Former Deputy Sheriff Daniel Ray Carter Jr. probably didn’t think anything of it: The Virginia lawman simply hit up his Facebook account and tapped that Like button for the “Jim Adams for Hampton Sheriff” page. But it didn’t wind up being all that simple. Adams wasn’t his boss — Sheriff B.J. Roberts was, and he didn’t take too kindly to Carter’s support of his opponent in the 2009 election. What happened next is both surprising and yet totally predictable: Sheriff Roberts won the race and then sacked Carter and five other employees who Liked Adams.
The matter went to the Virginia courts, where free-speech protection was invoked, but the U.S. District Court Judge Raymond A. Jackson ruled in May that this incident wasn’t protected because no one actually said anything. “Liking a Facebook page is insufficient speech to merit constitutional protection,” wrote Judge Jackson. Why? Because, he says, it didn’t “involve actual statements.”
Agog at this, Carter is filing an appeal, but he’s not the only one going, “Huh?” Free speech advocates have also taken to skewering the notion. At the most basic level, “the judge is wrong…the Facebook button actually says the word ‘like,’ so there are actually words being used,” says Aden Fine, senior staff attorney at the ACLU. “And there’s a thumbs-up symbol, which most people understand means they, literally, like something.” Snarkiness aside, Fine technically has a point. And so does Facebook, which — like the ACLU — filed a court brief supporting Carter’s argument. The company explained that Liking political candidates is “the 21st-century equivalent of a front-yard campaign sign.”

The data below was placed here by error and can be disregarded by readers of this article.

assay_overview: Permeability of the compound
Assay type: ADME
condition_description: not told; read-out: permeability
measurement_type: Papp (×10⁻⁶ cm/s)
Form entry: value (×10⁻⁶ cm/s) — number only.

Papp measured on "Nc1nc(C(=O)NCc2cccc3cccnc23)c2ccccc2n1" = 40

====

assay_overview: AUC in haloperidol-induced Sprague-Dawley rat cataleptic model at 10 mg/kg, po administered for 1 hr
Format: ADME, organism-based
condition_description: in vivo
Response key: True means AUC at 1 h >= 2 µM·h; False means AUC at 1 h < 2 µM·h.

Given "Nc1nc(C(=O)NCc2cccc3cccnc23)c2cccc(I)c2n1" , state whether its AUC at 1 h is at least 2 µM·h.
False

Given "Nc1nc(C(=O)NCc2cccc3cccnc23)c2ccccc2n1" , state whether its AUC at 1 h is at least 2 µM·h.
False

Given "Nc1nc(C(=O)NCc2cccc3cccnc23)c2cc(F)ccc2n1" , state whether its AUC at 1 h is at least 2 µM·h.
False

That may be true, but that doesn’t stop employers from regularly instituting all sorts of policies to guide/control their employees’ online actions and behavior. (BloombergBusinessWeek said it best: The workplace is “where free speech goes to die.”) In that context, Sheriff Roberts could be viewed as no different from companies that inhibit or monitor workers’ status updates or Tweets.
If there is a difference, it might be this: Sheriff Roberts is the head of a law enforcement agency. There could be a higher expectation there, particularly when it comes to the law and matters of the Constitution — which basically protects the public’s freedom of speech from oppression or interference from the government, not corporations. In fact, in all but eight states and Washington, D.C., it’s even legal for private companies to base staffers’ continued employment on stuff like whether they donated to their bosses’ preferred political candidate. (It’s not legal to hire or fire based on race, religion, sex, age or other protected categories, but politics isn’t one of them.)
What do you think? Should Carter’s Facebook Like be considered a valid form of expression that’s protected under free speech? Or should the former deputy sheriff have known better and refrained?